At the hearing Tuesday, Judge Ronald M. Sabraw in the Complex Litigation Department of Alameda Superior Court heard arguments from both sides and is expected to issue a decision within the next couple of days. In a tentative ruling issued by Judge Sabraw the motion to unseal all the records was denied as premature. According to lawyers for the newspaper, that tentative ruling could change significantly with the final ruling. 

The records the newspaper is trying to access are those filed by the parties for the motion that granted the case class action status. The paper also wants access to papers filed in connection with a summary adjudication motion by Sabraw concerning certain legal issues in the class action suit. 

In their opposition to the newspaper’s motion, lawyers for Wal-Mart argue that many of the documents the newspaper has asked to see “contain and discuss highly sensitive proprietary information including trade secrets, business strategies and unique methodologies,” and therefore should remain under seal.  

In the same brief Wal-Mart says the parties followed procedures provided by a protective order entered in the case, and initially asked the court to permanently seal some of the documents submitted “conditionally under seal.” A protective order is an agreement drawn up between both sides in the litigation, which sets guidelines for how they will produce, designate and file confidential information.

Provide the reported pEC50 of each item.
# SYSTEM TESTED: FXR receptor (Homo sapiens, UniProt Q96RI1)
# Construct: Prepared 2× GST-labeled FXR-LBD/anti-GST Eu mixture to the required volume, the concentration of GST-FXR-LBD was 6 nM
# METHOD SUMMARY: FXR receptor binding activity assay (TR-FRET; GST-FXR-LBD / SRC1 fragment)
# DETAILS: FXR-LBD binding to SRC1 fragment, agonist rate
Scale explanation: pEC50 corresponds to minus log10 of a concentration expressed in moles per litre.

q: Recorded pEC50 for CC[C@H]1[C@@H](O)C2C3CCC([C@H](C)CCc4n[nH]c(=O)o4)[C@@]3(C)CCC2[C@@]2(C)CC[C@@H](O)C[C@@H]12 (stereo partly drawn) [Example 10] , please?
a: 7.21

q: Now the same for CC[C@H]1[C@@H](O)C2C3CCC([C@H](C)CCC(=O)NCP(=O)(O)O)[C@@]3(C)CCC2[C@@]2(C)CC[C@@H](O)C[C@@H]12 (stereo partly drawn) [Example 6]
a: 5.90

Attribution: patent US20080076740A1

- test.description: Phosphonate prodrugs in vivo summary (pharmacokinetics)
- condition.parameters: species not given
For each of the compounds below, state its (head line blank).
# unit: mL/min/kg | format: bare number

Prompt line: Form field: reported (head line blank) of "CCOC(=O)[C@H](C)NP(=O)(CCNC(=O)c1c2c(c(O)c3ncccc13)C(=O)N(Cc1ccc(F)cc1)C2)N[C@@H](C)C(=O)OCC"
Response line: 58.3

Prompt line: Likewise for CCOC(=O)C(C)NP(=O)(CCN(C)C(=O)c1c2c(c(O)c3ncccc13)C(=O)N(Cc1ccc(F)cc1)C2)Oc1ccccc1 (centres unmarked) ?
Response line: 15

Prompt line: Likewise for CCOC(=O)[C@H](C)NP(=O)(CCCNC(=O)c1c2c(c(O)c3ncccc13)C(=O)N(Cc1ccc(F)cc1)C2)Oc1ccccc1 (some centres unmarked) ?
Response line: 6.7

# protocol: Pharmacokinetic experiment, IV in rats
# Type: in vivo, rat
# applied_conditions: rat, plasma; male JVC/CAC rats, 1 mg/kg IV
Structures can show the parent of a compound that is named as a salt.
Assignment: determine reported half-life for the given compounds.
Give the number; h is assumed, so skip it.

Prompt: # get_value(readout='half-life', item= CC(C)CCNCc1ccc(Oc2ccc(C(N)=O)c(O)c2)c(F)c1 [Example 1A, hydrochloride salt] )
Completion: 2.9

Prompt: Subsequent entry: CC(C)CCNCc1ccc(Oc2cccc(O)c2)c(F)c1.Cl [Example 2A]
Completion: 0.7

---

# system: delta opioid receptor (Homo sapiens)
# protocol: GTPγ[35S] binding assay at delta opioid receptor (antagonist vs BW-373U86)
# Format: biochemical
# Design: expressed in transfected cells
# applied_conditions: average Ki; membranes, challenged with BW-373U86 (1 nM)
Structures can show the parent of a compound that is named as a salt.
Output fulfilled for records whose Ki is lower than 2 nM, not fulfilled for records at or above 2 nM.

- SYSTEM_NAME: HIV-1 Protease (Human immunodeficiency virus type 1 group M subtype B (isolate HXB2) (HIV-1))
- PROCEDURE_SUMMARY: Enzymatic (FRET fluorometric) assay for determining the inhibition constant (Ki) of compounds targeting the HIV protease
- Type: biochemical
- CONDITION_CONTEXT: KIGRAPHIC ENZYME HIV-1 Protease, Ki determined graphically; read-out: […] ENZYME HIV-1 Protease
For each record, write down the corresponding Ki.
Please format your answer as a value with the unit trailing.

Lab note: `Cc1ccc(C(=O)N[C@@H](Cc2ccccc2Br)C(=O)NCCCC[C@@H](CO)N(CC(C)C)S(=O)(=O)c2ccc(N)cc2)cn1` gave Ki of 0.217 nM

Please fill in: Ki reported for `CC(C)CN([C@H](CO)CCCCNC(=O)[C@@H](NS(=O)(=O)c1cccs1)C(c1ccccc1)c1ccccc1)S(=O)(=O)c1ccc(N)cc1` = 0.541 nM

They add, however, that beginning in August 2002, rather than hold two hearings for each motion in the case—one on the motion itself, and another on the request to permanently seal the motion papers—the “court specifically allowed the parties to file documents ‘conditionally under seal’” without having to bring a formal motion to permanently seal. 

“Until now, Plaintiffs have never filed a challenge to the propriety of a document Wal-Mart filed under seal,” they write. 

A spokesperson for Wal-Mart declined to comment further on their argument or any of the other questions posed by the Daily Planet.